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Stall temperatures at higher altitudes

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    Stall temperatures at higher altitudes

    I live in Ft. Collins Colorado at ~5000 feet above sea level and have just recently started smoking meat again. While smoking a brisket flat I blew threw the 150 degree stall point, but when I hit 170 it stalled out. Is this something common at higher altitudes?

    #2
    I wouldn't think so. It was probably just that particular brisket you cooked. Some stall at different temps. Your thermo may have been in a warmer spot as well. That would be my best guess. My Briskets usually stall at about 165F to 170 F here is Minnesota. The higher altitude would pertain to the amount of oxygen to the fire itself, not the meat. Water boils at about 205 F at a mile high. So if anything, I think the stall may come earlier. But again I think it was just that particular flat or your probe placement.

    Comment


    • Eggman
      Eggman commented
      Editing a comment
      Thanks for the comment. My thinking was directly related to the oxygen/fire issue, as I was told by the gent at A-maz-n that my fire needs to be about 25 degrees hotter than recipes suggest due specifically to the altitude. I'm running at about 245-250 (using an WSM with Maverick ET-733), and using a probe in the brisket and in the grommet of the WSM for ambient internal temp. I think my probes are fine, just always hit stall at around 150 when I smoked meat in Texas. Good news: just broke through, now at almost 180.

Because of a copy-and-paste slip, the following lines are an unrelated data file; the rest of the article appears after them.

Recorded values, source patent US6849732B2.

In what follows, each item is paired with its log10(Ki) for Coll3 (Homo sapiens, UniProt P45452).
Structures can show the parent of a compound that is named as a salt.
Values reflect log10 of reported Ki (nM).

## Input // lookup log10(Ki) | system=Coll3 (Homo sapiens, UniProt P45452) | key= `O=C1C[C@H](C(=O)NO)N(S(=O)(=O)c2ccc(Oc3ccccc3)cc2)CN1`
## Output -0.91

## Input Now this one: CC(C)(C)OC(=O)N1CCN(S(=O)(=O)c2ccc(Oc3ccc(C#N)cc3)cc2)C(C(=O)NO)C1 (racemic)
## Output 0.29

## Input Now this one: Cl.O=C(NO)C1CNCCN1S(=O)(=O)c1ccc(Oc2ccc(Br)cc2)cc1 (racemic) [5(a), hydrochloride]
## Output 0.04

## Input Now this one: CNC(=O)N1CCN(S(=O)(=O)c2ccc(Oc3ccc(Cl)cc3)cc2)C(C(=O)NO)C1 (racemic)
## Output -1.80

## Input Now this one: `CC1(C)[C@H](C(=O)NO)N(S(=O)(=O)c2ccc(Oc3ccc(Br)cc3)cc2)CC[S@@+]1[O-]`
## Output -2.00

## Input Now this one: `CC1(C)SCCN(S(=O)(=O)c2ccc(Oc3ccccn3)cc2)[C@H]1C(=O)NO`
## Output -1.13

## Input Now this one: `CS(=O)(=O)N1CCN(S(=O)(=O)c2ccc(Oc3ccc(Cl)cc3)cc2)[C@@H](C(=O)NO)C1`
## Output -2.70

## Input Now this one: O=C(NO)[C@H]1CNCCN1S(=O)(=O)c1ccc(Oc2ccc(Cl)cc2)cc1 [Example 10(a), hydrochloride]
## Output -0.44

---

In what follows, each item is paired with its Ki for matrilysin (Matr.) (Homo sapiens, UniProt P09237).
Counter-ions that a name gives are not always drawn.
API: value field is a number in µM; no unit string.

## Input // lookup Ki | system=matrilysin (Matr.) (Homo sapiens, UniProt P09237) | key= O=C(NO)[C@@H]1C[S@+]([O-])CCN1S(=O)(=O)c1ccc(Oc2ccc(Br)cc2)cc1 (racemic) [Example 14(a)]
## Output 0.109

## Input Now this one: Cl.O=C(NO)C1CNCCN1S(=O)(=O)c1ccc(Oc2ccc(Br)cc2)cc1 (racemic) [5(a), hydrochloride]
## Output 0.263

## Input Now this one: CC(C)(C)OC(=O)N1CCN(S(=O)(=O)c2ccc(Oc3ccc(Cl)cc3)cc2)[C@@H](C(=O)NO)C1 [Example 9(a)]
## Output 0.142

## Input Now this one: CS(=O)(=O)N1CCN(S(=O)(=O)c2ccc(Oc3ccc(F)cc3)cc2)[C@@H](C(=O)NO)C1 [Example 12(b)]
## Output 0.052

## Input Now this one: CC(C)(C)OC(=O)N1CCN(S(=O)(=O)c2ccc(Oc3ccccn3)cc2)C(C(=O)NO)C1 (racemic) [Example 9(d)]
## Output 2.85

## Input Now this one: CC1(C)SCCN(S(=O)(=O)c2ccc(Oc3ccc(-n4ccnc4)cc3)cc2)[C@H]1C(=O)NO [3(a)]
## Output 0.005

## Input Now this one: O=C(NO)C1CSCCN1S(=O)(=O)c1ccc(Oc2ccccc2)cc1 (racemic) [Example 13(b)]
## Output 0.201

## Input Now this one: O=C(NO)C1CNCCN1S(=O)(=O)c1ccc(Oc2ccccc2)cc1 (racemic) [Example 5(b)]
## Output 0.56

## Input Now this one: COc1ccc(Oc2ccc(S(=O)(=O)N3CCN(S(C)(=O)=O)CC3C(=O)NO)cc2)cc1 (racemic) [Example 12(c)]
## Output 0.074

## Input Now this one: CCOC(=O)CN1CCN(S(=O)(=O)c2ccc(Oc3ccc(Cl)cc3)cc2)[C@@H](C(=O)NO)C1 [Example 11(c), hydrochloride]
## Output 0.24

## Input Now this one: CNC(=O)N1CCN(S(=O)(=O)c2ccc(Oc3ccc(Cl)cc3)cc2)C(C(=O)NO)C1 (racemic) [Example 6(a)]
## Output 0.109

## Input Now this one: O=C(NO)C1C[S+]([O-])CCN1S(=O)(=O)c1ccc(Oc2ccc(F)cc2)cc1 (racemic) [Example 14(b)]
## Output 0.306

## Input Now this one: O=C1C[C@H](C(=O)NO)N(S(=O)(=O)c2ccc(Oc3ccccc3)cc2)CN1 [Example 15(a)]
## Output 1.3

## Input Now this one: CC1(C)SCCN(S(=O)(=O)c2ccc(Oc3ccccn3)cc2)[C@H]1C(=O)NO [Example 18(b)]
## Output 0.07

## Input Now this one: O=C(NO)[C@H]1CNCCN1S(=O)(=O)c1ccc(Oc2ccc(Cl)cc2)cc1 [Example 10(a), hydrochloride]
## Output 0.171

• Spinaker
      Spinaker commented
      Editing a comment
      Good to hear!!! Thats the thing about BBQ my friend, there are always variables that keep you guessing! Good luck with the rest of the cook. Eggman

    • Eggman
      Eggman commented
      Editing a comment
      Yep, without the variability life would be much less enjoyable. Keeps me on my toes and always learning something new.

    #3
    This is an interesting question! We should ask this question with a couple more bits of info...
    1. dr Blonder says: "The stall is evaporative cooling." http://amazingribs.com/tips_and_technique/the_stall.html
    2. generally a higher attitude is also a dryer climate

    Lets try to answer the question with these things in mind... just an idea.




    Comment


    • Spinaker
      Spinaker commented
      Editing a comment
      Good point smarkley. Thats why I was thinking about the boiling point at a higher altitude. So i would think that it would evaporate faster than at sea level, given the lower atmospheric pressure in CO.

    • smarkley
      smarkley commented
      Editing a comment
      I live in a dry climate at 2600+ ft... my stalls are around 170 and do not last long at all... I was thinking that it is because of the drier climate evaporates faster.

      I don't know... Maybe we can get Dr Blonder to weigh in on it
      Last edited by smarkley; July 19, 2015, 07:13 PM.

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